For this investigation, recently developed automated neural networks for the basal ganglia structures, including the caudate, putamen, and globus pallidus, were manually edited based on guidelines published by the University of Iowa Imaging Center.26 Manual traces of the nucleus accumbens and anterior cingulate were adapted from guidelines available in the scientific literature.27,28 All traces were conducted blinded to group membership. Interrater reliability was as follows for the regions of interest: caudate nucleus (0.97), putamen (0.98), globus pallidus (0.94), nucleus accumbens (0.98), and anterior cingulate (0.83). Figure 1 and Figure 2 depict the regions under investigation.

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MRI Volumetric Statistical Analyses

Magnetic resonance imaging volumes were standardized in two ways relative to the value of the total sample of comparison subjects (n=92): using a regression based z-score transformation controlling for the effects of intracranial volume and using a regression based z-score transformation controlling for the effects of height. Beta weights, regression coefficient, and the standard residuals from these analyses were then used to calculate z-scores for the two epilepsy groups (n=44) and the subsample of comparison subjects included in the current study (n=22). Analyses were run using both intracranial volume and height z-score transformations with no difference on the direction of the findings or statistical significance. For the reported analyses, height was chosen as a covariate as it had fewer problems with collinearity with the regions of interest compared to intracranial volume.

Table 1 summarizes the demographic and clinical features of the epilepsy patient and comparison groups. The two epilepsy patient groups showed no significant differences on basic clinical seizure characteristics including duration, age of onset, number of antiepileptic medications, number of secondarily generalized seizures, or frequency of complex-partial seizures.

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Negative Symptoms

The epilepsy patients with negative symptoms (NEG) had an average of 8.8 negative symptoms (SD=6.6, range=1—26) relative to epilepsy patients without negative symptoms (NoNEG) and comparison groups. Affective flattening was the most common negative symptom (59.0%, n=19) followed by alogia (45.5%, n=13), avolition (24.0%, n=7), and anhedonia (18.2%, n=6). The comparison and NEG groups differed on total number of depression symptoms as assessed by the BDI (t=−2.24, df=43, p=0.03, two-tailed). However, there was no significant difference between the two epilepsy groups on BDI score (t=−0.613, df=38, p=0.54) or a significant correlation between number of negative symptoms and total BDI score (r =0.12, p=0.47), or BDI and any of the region of interest volumes examined (p>0.05 in all cases).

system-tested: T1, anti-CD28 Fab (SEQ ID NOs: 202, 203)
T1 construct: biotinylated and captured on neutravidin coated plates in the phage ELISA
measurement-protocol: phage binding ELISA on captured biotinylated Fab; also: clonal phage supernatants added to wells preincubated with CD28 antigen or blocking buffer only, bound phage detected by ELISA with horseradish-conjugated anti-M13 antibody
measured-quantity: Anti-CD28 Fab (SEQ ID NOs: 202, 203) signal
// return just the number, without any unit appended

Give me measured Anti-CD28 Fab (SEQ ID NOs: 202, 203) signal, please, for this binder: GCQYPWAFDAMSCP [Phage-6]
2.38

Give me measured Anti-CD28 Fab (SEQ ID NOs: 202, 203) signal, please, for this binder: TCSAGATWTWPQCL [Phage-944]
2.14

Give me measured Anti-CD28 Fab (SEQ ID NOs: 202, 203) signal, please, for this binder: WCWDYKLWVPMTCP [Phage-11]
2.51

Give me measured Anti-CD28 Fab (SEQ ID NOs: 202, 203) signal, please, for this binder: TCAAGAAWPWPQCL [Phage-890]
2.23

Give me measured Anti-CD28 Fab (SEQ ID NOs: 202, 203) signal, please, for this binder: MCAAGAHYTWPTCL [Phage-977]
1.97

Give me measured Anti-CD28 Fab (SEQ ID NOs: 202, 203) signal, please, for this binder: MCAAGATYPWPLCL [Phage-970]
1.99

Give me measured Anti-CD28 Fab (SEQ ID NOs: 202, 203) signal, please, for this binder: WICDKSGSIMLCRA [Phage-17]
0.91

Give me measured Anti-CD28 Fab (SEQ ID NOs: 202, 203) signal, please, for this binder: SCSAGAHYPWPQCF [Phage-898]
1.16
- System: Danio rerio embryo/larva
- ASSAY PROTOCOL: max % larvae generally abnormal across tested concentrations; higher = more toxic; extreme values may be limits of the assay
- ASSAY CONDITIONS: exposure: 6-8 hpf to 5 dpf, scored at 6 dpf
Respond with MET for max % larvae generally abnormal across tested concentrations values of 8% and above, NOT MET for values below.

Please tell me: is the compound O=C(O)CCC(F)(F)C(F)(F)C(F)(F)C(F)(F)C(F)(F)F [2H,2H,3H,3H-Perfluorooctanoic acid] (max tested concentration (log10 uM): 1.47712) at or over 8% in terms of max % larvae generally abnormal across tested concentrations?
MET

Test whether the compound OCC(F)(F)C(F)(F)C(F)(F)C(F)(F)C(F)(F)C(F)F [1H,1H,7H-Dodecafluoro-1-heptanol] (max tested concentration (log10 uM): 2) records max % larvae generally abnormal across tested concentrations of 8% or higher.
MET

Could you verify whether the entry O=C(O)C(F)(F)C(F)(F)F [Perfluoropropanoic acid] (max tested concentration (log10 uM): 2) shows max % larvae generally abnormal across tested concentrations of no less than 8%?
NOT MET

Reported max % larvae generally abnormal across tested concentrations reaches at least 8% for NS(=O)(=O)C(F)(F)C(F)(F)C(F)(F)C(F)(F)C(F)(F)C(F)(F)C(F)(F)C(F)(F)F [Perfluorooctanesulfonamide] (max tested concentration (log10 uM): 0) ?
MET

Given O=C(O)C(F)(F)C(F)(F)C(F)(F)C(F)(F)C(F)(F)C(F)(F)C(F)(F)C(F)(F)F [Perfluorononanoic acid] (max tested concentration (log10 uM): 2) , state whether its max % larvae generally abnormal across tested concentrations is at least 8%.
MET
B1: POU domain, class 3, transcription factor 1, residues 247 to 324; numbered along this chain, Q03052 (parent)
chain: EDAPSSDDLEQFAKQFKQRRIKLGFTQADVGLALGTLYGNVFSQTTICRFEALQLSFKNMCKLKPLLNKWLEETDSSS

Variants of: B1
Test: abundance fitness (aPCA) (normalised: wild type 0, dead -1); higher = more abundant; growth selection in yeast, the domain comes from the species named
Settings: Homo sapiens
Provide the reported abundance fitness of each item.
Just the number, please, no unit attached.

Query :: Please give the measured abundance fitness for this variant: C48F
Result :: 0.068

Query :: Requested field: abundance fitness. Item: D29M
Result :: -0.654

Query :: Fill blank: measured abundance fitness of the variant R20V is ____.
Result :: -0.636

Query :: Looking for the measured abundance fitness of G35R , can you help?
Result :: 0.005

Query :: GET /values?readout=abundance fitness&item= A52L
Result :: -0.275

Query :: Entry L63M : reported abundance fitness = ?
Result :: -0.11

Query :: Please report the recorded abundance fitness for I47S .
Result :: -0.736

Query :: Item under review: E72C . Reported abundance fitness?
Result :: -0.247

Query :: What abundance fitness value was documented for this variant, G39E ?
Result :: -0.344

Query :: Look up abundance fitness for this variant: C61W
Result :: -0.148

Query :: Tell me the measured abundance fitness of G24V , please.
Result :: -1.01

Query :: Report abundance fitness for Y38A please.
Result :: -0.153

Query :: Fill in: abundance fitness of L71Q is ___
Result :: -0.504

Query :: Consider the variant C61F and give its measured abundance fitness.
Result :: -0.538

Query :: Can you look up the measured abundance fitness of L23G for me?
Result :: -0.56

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Volumetric Region of Interest Findings

Using Wilks’ criterion, a multivariate analysis of variance including all five regions of interest (i.e., average left/right, adjusted for height) yielded a significant difference between groups (F=2.74, df=10, 114, η2=0.19, p=0.01). Univariate analyses determined that the three groups differed significantly on volumes of the caudate nucleus (F=3.13, df=2, 61, η2=0.09, p=0.05), the putamen (F=3.69, df=2, 61, η2=0.11, p=0.03), and the globus pallidus (F=9.65, df=2, 61, η2=0.24, p=0.001).

Of particular interest are regions in which the NEG TLE group showed significant volume differences from both the comparison and the NoNEG TLE groups, and regions which also showed no differences between the NoNEG and comparison groups. Figure 3 displays these results. Significant differences were found between the healthy comparison and NEG groups for putamen (t=2.43, df=43, η2=0.12, p=0.02) and the globus pallidus (t=3.59, df=43, η2=0.23, p=0.001). Critically, the NEG group also had significantly smaller putamen (t=2.21, df=39, η2=0.11, p=0.03) and globus pallidus (t=3.85, df=39, η2=0.28, p=0.00) volumes relative to the NoNEG group. There were no significant differences observed between the comparison and NoNEG epilepsy groups on putamen (t=.39, df=40, η2=0.00, p=0.70) or globus pallidus (t=−0.51, df=40, η2=0.00, p=0.62). No significant difference was found between the three groups for the volumes of the nucleus accumbens or anterior cingulate. The epilepsy groups did have smaller caudate volumes than the comparison group, but there was no difference between the epilepsy groups on the volumes of the caudate. Moreover, there was no significant difference between the two epilepsy groups on right (t=−1.02, df=35, p=0.34) or left (t=−0.76, df=35, p=0.45) temporal lobe volume or on volumes of the right hippocampus (t=−0.03, df=34, p=0.98) or left hippocampus (t=1.02, df=34, p=0.31). There was no significant relationship between antiepileptic medication and brain volumes.

To further examine the relationship between MRI volumes and negative symptoms, we conducted Pearson’s product-moment correlation coefficients. The negative symptom of alogia was correlated with both the volume of the globus pallidus (r=−0.30, p=0.02) and the putamen (r=−0.29, p=0.02). Affective flattening was significantly correlated with the globus pallidus (r=−0.32, p=0.01). Thus, a higher number of negative symptoms on these dimensions were associated with lower volumes in these regions of interest. There was no relationship between volumes and the negative symptoms of anhedonia-asociality and avolition-apathy.